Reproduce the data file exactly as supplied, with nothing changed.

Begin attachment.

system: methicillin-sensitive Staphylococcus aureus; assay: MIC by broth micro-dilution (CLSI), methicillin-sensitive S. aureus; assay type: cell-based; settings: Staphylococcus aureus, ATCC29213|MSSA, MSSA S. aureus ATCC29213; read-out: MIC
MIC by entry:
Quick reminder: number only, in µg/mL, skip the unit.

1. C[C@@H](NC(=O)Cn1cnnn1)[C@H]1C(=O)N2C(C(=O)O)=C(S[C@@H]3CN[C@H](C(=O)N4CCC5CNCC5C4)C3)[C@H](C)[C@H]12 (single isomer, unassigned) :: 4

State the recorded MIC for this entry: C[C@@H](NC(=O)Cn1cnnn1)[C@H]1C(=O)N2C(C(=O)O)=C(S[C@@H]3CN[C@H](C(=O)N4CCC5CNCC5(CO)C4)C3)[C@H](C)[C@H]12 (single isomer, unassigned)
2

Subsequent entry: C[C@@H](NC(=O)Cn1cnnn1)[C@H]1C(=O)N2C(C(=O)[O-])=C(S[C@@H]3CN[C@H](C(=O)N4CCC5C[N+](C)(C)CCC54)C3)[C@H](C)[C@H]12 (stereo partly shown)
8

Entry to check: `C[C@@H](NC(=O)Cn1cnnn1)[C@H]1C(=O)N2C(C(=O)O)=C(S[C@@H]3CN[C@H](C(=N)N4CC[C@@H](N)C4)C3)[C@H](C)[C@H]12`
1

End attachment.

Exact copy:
system: methicillin-sensitive Staphylococcus aureus; assay: MIC by broth micro-dilution (CLSI), methicillin-sensitive S. aureus; assay type: cell-based; settings: Staphylococcus aureus, ATCC29213|MSSA, MSSA S. aureus ATCC29213; read-out: MIC
MIC by entry:
Quick reminder: number only, in µg/mL, skip the unit.

1. C[C@@H](NC(=O)Cn1cnnn1)[C@H]1C(=O)N2C(C(=O)O)=C(S[C@@H]3CN[C@H](C(=O)N4CCC5CNCC5C4)C3)[C@H](C)[C@H]12 (single isomer, unassigned) :: 4

State the recorded MIC for this entry: C[C@@H](NC(=O)Cn1cnnn1)[C@H]1C(=O)N2C(C(=O)O)=C(S[C@@H]3CN[C@H](C(=O)N4CCC5CNCC5(CO)C4)C3)[C@H](C)[C@H]12 (single isomer, unassigned)
2

Subsequent entry: C[C@@H](NC(=O)Cn1cnnn1)[C@H]1C(=O)N2C(C(=O)[O-])=C(S[C@@H]3CN[C@H](C(=O)N4CCC5C[N+](C)(C)CCC54)C3)[C@H](C)[C@H]12 (stereo partly shown)
8

Entry to check: `C[C@@H](NC(=O)Cn1cnnn1)[C@H]1C(=O)N2C(C(=O)O)=C(S[C@@H]3CN[C@H](C(=N)N4CC[C@@H](N)C4)C3)[C@H](C)[C@H]12`
1